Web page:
Mopar Muscle - - Contents - BOB MEHLHOFF, ED­I­TOR

One and of the great things about this hobby work­ing for Mopar Mus­cle are the great peo­ple we get to meet. At ev­ery event, race, or Mopar gath­er­ing much of our days are filled with meet­ing very in­ter­est­ing peo­ple and check­ing out their tal­ents on dis­play with their cars.

This sum­mer, I had the op­por­tu­nity to stop by and visit with our friends at Grave­yard Carz in Spring­field, Ore­gon, and walk through the shop with Mark Wor­man (see photo). As those of you who watch Grave­yard Carz know, Mark has a very deep knowl­edge of Mopars, es­pe­cially those sold new dur­ing the ’60s and ’70s. Whether it’s the method of un­der­coat­ing, op­tion com­bi­na­tions, pro­duc­tion fig­ures, Chrysler’s mar­ket­ing pro­grams for the time, en­gine, and driv­e­train pack­ages, the list goes on and on. And with Mark’s well-earned per­spec­tive on all things Mopar, there’s a dy­namic and in­ter­est­ing ex­pe­ri­ence to wit­ness.

From Ore­gon, I was on my way to Colum­bus, Ohio, for the Mopar Nats. If you have the chance to at­tend this event, I strongly rec­om­mend it. Held at Na­tional Trail Race­way, the event com­bines drag rac­ing, swap meets, and a car show in one huge venue. The swap meet it­self seems to have miles and miles of Mopar parts, both new and used. And again, the folks we meet along the way make the jour­ney en­joy­able. So many sto­ries about cars be­ing res­cued and brought back to of­ten bet­ter-than-new looks and/or per­for­mance.

But one of my fa­vorites was when I was look­ing for spray paint this sum­mer at my lo­cal hard­ware store. As I was stand­ing there wait­ing for the sales­per­son, I no­ticed a guy to my side look­ing though the nut and bolt bins wear­ing a T-shirt with a Chrysler Pen­tas­tar logo on it. I said to him, “So you’re a Mopar guy too.” He didn’t an­swer and kept look­ing through the bins. So I re­peated it again and that time he turned and said, “Yes, I am, are you too?” Of course, I said, “Yes.” Then, he pulled out his phone and said, “I just fin­ished restor­ing a 1968 GTX that a buddy of mine bought brand new in Septem­ber of 1967. He quit driv­ing the car in the early ’70s when the price of fuel went up, and it was left out­doors in the desert for about 40 years. Then, just four years ago in 2014, I was able to buy the GTX from my long­time friend Bob Wag­ner.”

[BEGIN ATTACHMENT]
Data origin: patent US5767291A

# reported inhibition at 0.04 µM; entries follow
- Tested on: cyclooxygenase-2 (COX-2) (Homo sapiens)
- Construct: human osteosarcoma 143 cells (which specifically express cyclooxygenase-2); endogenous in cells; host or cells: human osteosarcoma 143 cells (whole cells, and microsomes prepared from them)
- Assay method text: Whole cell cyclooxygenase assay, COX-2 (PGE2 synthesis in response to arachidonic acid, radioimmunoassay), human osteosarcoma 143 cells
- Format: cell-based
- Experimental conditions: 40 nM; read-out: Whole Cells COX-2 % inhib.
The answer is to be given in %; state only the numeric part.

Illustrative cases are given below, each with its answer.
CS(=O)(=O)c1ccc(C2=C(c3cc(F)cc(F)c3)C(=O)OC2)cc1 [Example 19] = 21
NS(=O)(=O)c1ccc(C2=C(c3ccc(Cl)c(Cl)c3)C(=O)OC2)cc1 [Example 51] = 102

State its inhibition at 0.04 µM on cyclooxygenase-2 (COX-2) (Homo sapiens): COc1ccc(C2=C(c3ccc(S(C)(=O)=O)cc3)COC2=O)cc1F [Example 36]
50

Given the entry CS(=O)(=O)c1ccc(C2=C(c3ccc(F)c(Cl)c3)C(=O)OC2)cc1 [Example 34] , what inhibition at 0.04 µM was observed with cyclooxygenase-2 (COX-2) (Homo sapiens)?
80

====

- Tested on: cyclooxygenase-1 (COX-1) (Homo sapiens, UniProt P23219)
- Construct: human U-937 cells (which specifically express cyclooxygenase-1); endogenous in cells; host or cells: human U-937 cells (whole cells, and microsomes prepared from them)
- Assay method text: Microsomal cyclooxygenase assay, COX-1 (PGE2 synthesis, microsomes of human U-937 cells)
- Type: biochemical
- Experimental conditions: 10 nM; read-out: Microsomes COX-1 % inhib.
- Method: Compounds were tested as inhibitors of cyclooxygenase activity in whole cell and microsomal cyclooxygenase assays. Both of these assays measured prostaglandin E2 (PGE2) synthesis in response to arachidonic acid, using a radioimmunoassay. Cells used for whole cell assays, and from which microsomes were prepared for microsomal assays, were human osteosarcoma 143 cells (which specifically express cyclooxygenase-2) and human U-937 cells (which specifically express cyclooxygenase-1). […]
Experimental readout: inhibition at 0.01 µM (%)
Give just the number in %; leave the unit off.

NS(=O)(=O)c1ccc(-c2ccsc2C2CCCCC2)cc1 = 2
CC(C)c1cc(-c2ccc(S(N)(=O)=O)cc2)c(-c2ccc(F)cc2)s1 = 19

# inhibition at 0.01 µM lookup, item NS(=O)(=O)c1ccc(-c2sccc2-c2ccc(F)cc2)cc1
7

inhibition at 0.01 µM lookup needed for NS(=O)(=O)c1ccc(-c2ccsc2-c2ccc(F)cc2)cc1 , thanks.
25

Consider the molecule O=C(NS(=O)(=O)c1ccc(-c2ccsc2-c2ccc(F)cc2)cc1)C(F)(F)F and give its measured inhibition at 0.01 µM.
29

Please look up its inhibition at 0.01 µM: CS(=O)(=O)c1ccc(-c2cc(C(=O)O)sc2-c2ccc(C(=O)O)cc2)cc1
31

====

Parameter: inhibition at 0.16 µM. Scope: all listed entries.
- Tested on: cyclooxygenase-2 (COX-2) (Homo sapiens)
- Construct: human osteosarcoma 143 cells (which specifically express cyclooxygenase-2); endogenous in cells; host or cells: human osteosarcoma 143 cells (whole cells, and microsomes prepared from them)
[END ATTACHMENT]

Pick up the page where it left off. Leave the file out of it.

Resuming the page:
When he showed me the pho­tos on his phone of the fin­ished car, I was amazed and thought this car would be per­fect for Mopar Mus­cle. I then thought that if I told him that I, the guy he just min­utes ago met in the hard­ware store, worked for Mopar Mus­cle and wanted to see if he’d be in­ter­ested in bring­ing the car to our photo stu­dio in Los An­ge­les for a photo shoot, he might not im­me­di­ately be­lieve me. So I gave it a try any­way, in­tro­duced my­self, Bob Mehlhoff, ed­i­tor of Mopar Mus­cle and slowly ex­plained that we might be in­ter­ested in fea­tur­ing his GTX.

He said his name was Ed Mohr. He seemed in­ter­ested, but a lit­tle re­served. We traded con­tact info, stayed in touch over the next sev­eral weeks, and just re­cently Ed’s brother Steve (who helped with the restora­tion as well) trans­ported Ed’s pris­tine blue 1968 GTX over 100 miles through Socal traf­fic to our photo stu­dio at our Mo­tor Trend Net­work of­fice. Be­cause of the dis­tance, the GTX’S 4.10 gears, heavy traf­fic, and early morn­ing ap­point­ment time, they brought it down in an en­closed trailer (see photo). The fea­ture with his GTX should be out in the com­ing months later in 2019.

We had a great time that day see­ing his car and the orig­i­nal buyer of the ’68 GTX, Bob Wag­ner, even came down for us to meet and to be there for the photo shoot. But most of all, I think each of us couldn’t be­lieve who we met in the hard­ware store.

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